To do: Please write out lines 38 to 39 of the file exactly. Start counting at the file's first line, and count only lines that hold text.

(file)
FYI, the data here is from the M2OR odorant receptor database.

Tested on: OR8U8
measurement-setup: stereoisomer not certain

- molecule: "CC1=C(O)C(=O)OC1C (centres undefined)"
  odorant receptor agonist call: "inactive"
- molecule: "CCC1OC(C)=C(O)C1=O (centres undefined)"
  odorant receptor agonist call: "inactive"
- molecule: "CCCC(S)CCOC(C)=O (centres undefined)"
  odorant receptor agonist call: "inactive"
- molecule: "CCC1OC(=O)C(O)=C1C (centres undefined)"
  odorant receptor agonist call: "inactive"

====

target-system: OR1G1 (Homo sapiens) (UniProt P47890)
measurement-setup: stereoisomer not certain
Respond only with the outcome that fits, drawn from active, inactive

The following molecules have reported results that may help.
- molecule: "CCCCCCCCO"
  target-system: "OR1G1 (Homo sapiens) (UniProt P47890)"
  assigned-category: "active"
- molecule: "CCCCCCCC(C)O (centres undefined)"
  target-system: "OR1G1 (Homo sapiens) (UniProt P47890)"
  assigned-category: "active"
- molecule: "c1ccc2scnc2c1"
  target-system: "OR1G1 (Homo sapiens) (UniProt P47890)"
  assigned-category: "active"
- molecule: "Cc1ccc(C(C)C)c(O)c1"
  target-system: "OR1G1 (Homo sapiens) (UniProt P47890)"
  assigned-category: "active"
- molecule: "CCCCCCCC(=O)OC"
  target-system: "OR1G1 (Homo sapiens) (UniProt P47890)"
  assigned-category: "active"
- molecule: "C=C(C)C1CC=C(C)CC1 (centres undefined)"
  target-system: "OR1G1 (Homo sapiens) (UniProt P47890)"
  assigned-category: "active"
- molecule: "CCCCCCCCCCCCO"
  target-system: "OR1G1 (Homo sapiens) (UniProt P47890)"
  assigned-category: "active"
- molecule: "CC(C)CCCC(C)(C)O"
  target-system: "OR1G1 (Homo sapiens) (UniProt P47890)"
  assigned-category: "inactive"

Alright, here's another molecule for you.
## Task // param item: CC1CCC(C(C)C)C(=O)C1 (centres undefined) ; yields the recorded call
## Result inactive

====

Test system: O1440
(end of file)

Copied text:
- molecule: "CC(C)CCCC(C)(C)O"
  target-system: "OR1G1 (Homo sapiens) (UniProt P47890)"